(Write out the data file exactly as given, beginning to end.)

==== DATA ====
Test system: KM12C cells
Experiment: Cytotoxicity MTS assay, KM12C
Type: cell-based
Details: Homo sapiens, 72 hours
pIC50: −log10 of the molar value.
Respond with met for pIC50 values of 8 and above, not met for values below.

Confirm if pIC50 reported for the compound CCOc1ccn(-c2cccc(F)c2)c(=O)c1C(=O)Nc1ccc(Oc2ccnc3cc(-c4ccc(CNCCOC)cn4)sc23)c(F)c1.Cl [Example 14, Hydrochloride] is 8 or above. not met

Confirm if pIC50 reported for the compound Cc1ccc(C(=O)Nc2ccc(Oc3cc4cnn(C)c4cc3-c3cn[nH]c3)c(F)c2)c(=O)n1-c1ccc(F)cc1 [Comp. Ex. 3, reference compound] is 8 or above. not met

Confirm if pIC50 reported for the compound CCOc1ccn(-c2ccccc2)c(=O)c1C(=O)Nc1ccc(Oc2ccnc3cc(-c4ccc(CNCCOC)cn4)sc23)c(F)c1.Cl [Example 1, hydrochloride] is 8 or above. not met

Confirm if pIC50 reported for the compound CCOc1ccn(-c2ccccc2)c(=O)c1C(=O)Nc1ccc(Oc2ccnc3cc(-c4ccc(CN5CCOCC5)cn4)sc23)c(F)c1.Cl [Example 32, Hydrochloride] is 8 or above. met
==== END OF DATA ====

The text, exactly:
Test system: KM12C cells
Experiment: Cytotoxicity MTS assay, KM12C
Type: cell-based
Details: Homo sapiens, 72 hours
pIC50: −log10 of the molar value.
Respond with met for pIC50 values of 8 and above, not met for values below.

Confirm if pIC50 reported for the compound CCOc1ccn(-c2cccc(F)c2)c(=O)c1C(=O)Nc1ccc(Oc2ccnc3cc(-c4ccc(CNCCOC)cn4)sc23)c(F)c1.Cl [Example 14, Hydrochloride] is 8 or above. not met

Confirm if pIC50 reported for the compound Cc1ccc(C(=O)Nc2ccc(Oc3cc4cnn(C)c4cc3-c3cn[nH]c3)c(F)c2)c(=O)n1-c1ccc(F)cc1 [Comp. Ex. 3, reference compound] is 8 or above. not met

Confirm if pIC50 reported for the compound CCOc1ccn(-c2ccccc2)c(=O)c1C(=O)Nc1ccc(Oc2ccnc3cc(-c4ccc(CNCCOC)cn4)sc23)c(F)c1.Cl [Example 1, hydrochloride] is 8 or above. not met

Confirm if pIC50 reported for the compound CCOc1ccn(-c2ccccc2)c(=O)c1C(=O)Nc1ccc(Oc2ccnc3cc(-c4ccc(CN5CCOCC5)cn4)sc23)c(F)c1.Cl [Example 32, Hydrochloride] is 8 or above. met